An on-line adaptive glucose feeding system incorporating patterns recognition for glucose concentration control in glutamate fermentations

Abstract

In glutamate fermentation, intermittent feeding is the most widely used glucose feed strategy. This feeding strategy causes severe fluctuations of glucose concentration and osmotic pressure in fermentation broth, which deteriorates the viability of the cell and reduces glutamate production in turn. In order to maintain glucose concentration at stable and constant levels, an on-line prediction and feedback control system based an empiric mass balance model was developed. However, the control system did not work properly and sometimes glucose concentration could even decline to 0 level (glucose exhaustion), as the model parameter varies in different runs. As a result, a novel model-based adaptive feedback control system incoporating with an artificial neural network (ANN) based pattern reconition unit for on-line diagnosizing the fault of glucose exhaustion was proposed and applied for glutamate fermentation. This adaptive control system could accurately detect glucose exhaustion when it occurs, and then immediately updates the control parameter based on some pre-defined rule. With the proposed control system, glucose was automatically fed, and its concentration could be maintained at desired levels constantly. As a result, glutamate concentration was 17 ~ 30% higher than that of the traditional fermentations using the intermittent glucose feed strategy.

This is a preview of subscription content, access via your institution.

References

  1. 1.

    Sano, C. (2009) History of glutamate production. Amer. J. Clin. Nutr. 90: 728S-732S.

    Article  Google Scholar 

  2. 2.

    Xiao, J., Z. P. Shi, P. Gao, H. J. Feng, Z. Y. Duan, and Z. G. Mao (2006) On-line optimization of glutamate production based on balanced metabolic control by RQ. Bioproc. Biosyst. Eng. 29: 109–117.

    CAS  Article  Google Scholar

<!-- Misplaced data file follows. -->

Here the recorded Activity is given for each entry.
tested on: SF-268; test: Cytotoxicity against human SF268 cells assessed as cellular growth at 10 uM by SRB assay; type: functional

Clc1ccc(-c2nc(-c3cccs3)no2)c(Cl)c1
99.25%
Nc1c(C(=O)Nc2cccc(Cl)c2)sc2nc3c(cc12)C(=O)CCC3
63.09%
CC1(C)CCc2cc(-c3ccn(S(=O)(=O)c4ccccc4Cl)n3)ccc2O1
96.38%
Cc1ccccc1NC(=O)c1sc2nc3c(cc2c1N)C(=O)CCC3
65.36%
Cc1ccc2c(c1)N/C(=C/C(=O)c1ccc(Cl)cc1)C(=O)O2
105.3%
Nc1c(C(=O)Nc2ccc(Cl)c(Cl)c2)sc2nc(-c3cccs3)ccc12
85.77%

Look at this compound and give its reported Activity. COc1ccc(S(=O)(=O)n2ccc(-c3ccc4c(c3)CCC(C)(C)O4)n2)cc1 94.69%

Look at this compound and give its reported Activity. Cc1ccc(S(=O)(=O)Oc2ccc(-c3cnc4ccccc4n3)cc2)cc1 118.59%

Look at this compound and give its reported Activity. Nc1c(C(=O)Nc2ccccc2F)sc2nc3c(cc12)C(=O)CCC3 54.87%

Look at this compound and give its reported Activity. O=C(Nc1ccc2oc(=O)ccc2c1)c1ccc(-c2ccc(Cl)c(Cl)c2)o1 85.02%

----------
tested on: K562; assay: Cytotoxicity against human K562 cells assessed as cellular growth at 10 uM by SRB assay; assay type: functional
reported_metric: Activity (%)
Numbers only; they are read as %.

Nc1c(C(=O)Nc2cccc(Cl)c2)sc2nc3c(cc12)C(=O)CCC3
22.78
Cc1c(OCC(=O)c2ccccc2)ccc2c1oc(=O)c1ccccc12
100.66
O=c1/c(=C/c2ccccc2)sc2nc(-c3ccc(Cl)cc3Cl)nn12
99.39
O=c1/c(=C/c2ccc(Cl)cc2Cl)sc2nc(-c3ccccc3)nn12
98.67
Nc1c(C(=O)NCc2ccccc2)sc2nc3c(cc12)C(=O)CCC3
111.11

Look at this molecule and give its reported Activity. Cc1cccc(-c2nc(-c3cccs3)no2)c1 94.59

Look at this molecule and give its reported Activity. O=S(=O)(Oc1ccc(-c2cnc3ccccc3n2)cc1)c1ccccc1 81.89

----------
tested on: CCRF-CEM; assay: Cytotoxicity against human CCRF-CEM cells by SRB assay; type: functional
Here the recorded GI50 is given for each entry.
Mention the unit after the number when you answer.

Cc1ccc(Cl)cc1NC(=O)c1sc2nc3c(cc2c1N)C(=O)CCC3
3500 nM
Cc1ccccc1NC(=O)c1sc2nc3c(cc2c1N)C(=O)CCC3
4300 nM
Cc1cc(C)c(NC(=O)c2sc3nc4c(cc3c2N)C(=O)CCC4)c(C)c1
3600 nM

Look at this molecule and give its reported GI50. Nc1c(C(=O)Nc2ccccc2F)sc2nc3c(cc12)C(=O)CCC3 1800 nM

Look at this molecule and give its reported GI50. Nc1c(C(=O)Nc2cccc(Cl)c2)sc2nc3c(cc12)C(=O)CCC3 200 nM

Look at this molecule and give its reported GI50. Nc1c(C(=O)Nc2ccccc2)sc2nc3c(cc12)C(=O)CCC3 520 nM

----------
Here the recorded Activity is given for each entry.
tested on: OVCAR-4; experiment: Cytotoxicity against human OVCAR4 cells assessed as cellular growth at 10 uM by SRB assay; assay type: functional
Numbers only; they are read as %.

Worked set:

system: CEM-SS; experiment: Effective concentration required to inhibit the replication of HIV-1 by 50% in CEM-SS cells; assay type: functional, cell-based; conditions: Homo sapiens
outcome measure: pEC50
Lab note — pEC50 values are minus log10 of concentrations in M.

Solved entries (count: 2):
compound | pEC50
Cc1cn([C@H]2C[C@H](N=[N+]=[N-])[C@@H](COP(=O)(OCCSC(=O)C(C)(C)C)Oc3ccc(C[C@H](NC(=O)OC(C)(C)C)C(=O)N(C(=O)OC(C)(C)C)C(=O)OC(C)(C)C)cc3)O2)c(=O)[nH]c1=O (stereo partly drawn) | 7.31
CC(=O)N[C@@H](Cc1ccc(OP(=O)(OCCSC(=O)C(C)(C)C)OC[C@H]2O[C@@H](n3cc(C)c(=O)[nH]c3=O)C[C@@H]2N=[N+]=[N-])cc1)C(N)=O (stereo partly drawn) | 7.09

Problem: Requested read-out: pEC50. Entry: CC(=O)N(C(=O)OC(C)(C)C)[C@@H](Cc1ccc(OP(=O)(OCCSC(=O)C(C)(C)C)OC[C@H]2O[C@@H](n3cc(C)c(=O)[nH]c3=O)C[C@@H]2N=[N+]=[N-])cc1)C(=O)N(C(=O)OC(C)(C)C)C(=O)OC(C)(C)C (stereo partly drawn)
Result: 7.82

3. 3.

    Gourdon, P. (2003) Osmotic stress, glucose transport capacity and consequences for glutamate overproduction in Corynebacterium glutamicum. J. Biotechnol. 104: 77–85.

    CAS  Article  Google Scholar 

  4. 4.

    Heller, A. and B. Feldman (2008) Electrochemical glucose sensors and their applications in diabetes management. Chem. Rev. 108: 2482–2505.

    CAS  Article  Google Scholar 

  5. 5.

    Jin, H., X. Chen, L. Wang, K. Yang, and L. Wu (2015) Adaptive soft sensor development based on online ensemble gaussian process regression for nonlinear time-varying batch processes. Ind. Eng. Chem. Res. 54: 7320–7345.

    CAS  Article  Google Scholar 

  6. 6.

    Zhu, J., Z. Ge, and Z. Song (2015) Robust semi-supervised mixture probabilistic principal component regression model development and application to soft sensors. J. Proc. Control. 32: 25–37.

    Article  Google Scholar 

  7. 7.

    Gustavsson, R., C. Lukasser, and C.-F. Mandenius (2015) Control of specific carbon dioxide production in a fed-batch culture producing recombinant protein using a soft sensor. J. Biotechnol. 200: 44–51.

    CAS  Article  Google Scholar 

  8. 8.

    Agatonovic-Kustrin, S. and R. Beresford (2000) Basic concepts of artificial neural network (ANN) modeling and its application in pharmaceutical research. J. Pharmaceut. Biomed. Anal. 22: 717–727.

    CAS  Article  Google Scholar 

  9. 9.

    Jin, H., Z. Zheng, M. Gao, Z. Duan, Z. Shi, Z. Wang, and J. Jin (2007) Effective induction of phytase in Pichia pastoris fedbatch culture using an ANN pattern recognition model-based online adaptive control strategy. Biochem. Eng. J. 37: 26–33.

    CAS  Article  Google Scholar 

  10. 10.

    Ardehali, M. M., M. Farmad, and C. C. Adams (2010) Development of pattern recognition based ANN for energy auditing and inefficiency diagnostics of influential design elements utilising electrical energy data. J. Energy Inst. 83: 101–107.

    CAS  Article  Google Scholar 

  11. 11.

    Chinas, P., I. Lopez, J. A. Vazquez, R. Osorio, and G. Lefranc (2015) SVM and ANN Application to Multivariate Pattern Recognition Using Scatter Data. IEEE Lat. Amer. Trans. 13: 1633–1639.

    Article  Google Scholar 

  12. 12.

    Zhang, C., Z. Shi, P. Gao, Z. Duan, and Z. Mao (2005) On-line prediction of products concentrations in glutamate fermentation using metabolic network model and linear programming. Biochem. Eng. J. 25: 99–108.

    CAS  Article  Google Scholar 

Download references

Author information

Affiliations

Authors

Corresponding authors

Correspondence to Minjie Gao or Xidong Ren.

Rights and permissions

Reprints and Permissions

About this article

Verify currency and authenticity via CrossMark

Cite this article

Ding, J., Jia, L., Mpofu, E. et al. An on-line adaptive glucose feeding system incorporating patterns recognition for glucose concentration control in glutamate fermentations. Biotechnol Bioproc E 21, 758–766 (2016). https://doi.org/10.1007/s12257-016-0394-z

Download citation

Keywords

  • glutamate fermentation
  • glucose concentration
  • feedback control
  • artificial neural network
  • pattern recognition
  • adaptive control